A couple of weeks ago, before Covid-19 exploded in New York, a close friend asked if she and her husband could leave Manhattan and stay with us at our home in Bergen County, N.J. It was a tough question to have asked of me, but I decided it was the right thing to do. I told my friend they could come. For other reasons, they didn’t. Now, she’s asked again. They’re really scared! I’m not sure what to do. My husband has asthma, they would have to share a bathroom with my cranky 19-year-old son, and I am helping my elderly mother who lives nearby (contact-free). Any advice?

His advice was to keep her out, and to expect the friends to be hurt by the decision.

There are missing details here, like the size of the house, which could make a huge difference in assessing risk. Some might ask other questions, like “Exactly how good a friend is this?” That would lead inexorably to other questions: “Would the answer be the same if it was a relative? An ex- lover? How about someone to whom the questioner owed a debt of gratitude? What if she offered to pay a lot of money? Would the same answer be as justified if the couple want to send  only their child? Two children?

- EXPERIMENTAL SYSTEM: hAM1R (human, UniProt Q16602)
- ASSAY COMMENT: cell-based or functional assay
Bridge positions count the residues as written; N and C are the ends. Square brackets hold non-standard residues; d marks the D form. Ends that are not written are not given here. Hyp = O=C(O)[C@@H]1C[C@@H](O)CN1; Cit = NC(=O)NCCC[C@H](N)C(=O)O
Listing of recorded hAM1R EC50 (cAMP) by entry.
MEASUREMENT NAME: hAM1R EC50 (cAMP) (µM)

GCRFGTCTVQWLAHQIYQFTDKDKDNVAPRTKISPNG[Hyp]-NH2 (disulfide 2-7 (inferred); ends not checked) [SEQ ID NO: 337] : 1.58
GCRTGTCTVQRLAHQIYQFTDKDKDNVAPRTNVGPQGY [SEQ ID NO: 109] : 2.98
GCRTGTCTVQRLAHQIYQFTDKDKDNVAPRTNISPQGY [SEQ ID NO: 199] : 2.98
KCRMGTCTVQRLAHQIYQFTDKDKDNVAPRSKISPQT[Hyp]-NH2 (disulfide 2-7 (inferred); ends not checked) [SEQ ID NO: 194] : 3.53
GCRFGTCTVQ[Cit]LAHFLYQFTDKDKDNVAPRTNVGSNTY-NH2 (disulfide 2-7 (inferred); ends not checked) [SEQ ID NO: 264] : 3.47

Shouldn’t the answer be the same no matter who the human beings begging for help are?

Sure, the threat posed by Nazis and their final solution was greater and more terrifying, but that’s #22 on the Rationalizations List: “It’s not the worst thing.” If someone is trapped in a human Petri dish like New York during a contagion, there is sufficient reason for fear to justify a plea for help.